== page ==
Influential sports agent Craig Kelly has called for an audit of the expanding AFL industry, which he believes is in danger of becoming “an inbred public service-style bureaucracy paying too many people to shift paper and not contribute”.
The former Collingwood premiership player, whose company manages some of the Australian Rules’ biggest names, said the AFL community over-handled its players and wasted money and drained sponsors by holding too many big off-field, back-slapping functions.
Kelly also questioned the role of the AFL Coaches Association, which is funded by the league to the tune of almost $1 million each year. “There’s no need to have it,” he told Fairfax Media. “Why not have that service within the AFL Players Association as a career choice for players?
“As long as coaches are being developed and their contracts are looked after, surely we don’t need another layer to pay and hold the hands of the players. Let’s all play in our positions and stop sucking money out of the industry. The players have to get off their backsides and take responsibility for themselves.
“The players have development managers at their clubs, they have their agents and they have the players’ association, which have their own welfare people. How many welfare, consultants and experts do we need? The amount of forms they are filling in and people they are meeting … how many layers of people are touching the players?”
Kelly said he had made no secret of his fears for the industry – which he believed was over-spending and creating too many unnecessary jobs – in recent conversations with the heads of the AFL and the AFLPA.
“There is clearly a requirement for the players to be an independent body, but the AFLPA needs to be accountable. It needs to be that body for the players that ensures there is a safe workplace and the right conditions for the players and we’ve seen that more than ever over the last 12 months, but it doesn’t need to be a business.”
Kelly’s view that AFL players were being micro-managed was reinforced earlier this year with the AFLPA’s repackaged post-football career program 360 Max catering to footballers’ planning the next stage of their lives. He pointed out that good player managers were solely focused on their clients’ interests including maintaining relationships beyond football.
“They get so much support and so much double handling,” he said, “but the club and the AFL do not owe them a job. They know their football job will end and they must work out a plan. In the end, it’s their responsibility.”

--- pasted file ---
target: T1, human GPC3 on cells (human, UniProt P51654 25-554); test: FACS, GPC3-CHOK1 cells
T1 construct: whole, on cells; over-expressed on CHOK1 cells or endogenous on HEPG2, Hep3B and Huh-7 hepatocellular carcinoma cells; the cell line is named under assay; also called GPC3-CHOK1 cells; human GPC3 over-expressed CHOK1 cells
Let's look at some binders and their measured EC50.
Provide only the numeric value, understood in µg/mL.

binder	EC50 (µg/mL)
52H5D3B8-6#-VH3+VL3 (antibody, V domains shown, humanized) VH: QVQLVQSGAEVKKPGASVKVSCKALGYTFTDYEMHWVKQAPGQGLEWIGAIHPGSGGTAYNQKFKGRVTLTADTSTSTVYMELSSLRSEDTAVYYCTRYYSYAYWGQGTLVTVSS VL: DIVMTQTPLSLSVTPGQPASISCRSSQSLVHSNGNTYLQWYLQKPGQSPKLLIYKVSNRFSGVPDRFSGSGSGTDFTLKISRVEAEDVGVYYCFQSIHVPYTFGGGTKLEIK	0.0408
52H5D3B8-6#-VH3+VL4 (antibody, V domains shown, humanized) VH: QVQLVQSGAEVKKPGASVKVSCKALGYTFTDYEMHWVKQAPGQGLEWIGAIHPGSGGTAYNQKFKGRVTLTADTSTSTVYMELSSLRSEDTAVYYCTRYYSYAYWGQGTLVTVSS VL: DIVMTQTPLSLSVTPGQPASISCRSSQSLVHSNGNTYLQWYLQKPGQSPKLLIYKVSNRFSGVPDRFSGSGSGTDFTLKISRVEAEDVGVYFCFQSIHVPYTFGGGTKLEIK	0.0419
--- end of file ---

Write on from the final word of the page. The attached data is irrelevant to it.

The players’ Most Valuable Player function on Tuesday night was hosted by the players’ union at an estimated cost of $400,000. That function followed last week’s NAB Rising Star and precedes next week’s lavish All-Australian dinner before the coaches’ association dinner during grand final week. The coaches’ function is sandwiched between the Brownlow count and the lavish Virgin-sponsored AFL grand final week party.
“There are so many big events over the next few weeks – layer upon layer of multiple events,” said Kelly, “and all the associated TV production costs, running costs and corporate partners being asked to come in and support them. It just doesn’t make sense to me in such a small market. Surely we can join some of these into one big event that caters for a group of needs.
“In my ideal world, grand final week would be split over two weeks with all the events and cocktail parties culminating in the Brownlow on a Sunday night, for example, over the first week. The second week would be focused on the game and the players.
“I believe we should audit the system and we need to look at how we can streamline the services and events we do so that we can save some money and invest in the long-term growth and direction of the competition. We need a business that is lean and hungry to grow rather than a model that has people putting their hand out for money.
“We need to audit ourselves and do what we have to do in our own jobs rather than all of us trying to be everything to everyone. Let’s not keep sucking money out of the industry.”
© 2014 The Age | This article was written by Caroline Wilson and first appeared in The Age on 10 September 2014.